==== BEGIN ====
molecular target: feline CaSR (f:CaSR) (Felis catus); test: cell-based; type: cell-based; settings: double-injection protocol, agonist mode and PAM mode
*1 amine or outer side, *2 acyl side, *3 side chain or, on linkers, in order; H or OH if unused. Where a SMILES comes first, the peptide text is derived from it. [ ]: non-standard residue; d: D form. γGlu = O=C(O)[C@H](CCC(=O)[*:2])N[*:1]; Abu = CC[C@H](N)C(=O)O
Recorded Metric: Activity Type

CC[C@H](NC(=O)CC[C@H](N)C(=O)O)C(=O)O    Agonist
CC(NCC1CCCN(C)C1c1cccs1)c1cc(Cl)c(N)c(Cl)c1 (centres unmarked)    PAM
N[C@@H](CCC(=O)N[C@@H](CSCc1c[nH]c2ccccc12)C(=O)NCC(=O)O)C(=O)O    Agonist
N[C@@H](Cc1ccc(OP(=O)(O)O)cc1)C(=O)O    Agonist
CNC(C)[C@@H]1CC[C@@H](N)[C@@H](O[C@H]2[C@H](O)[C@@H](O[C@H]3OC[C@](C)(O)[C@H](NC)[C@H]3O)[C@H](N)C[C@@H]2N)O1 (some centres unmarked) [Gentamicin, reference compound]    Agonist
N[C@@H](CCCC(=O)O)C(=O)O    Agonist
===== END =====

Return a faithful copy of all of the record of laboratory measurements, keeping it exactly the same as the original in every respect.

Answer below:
molecular target: feline CaSR (f:CaSR) (Felis catus); test: cell-based; type: cell-based; settings: double-injection protocol, agonist mode and PAM mode
*1 amine or outer side, *2 acyl side, *3 side chain or, on linkers, in order; H or OH if unused. Where a SMILES comes first, the peptide text is derived from it. [ ]: non-standard residue; d: D form. γGlu = O=C(O)[C@H](CCC(=O)[*:2])N[*:1]; Abu = CC[C@H](N)C(=O)O
Recorded Metric: Activity Type

CC[C@H](NC(=O)CC[C@H](N)C(=O)O)C(=O)O    Agonist
CC(NCC1CCCN(C)C1c1cccs1)c1cc(Cl)c(N)c(Cl)c1 (centres unmarked)    PAM
N[C@@H](CCC(=O)N[C@@H](CSCc1c[nH]c2ccccc12)C(=O)NCC(=O)O)C(=O)O    Agonist
N[C@@H](Cc1ccc(OP(=O)(O)O)cc1)C(=O)O    Agonist
CNC(C)[C@@H]1CC[C@@H](N)[C@@H](O[C@H]2[C@H](O)[C@@H](O[C@H]3OC[C@](C)(O)[C@H](NC)[C@H]3O)[C@H](N)C[C@@H]2N)O1 (some centres unmarked) [Gentamicin, reference compound]    Agonist
N[C@@H](CCCC(=O)O)C(=O)O    Agonist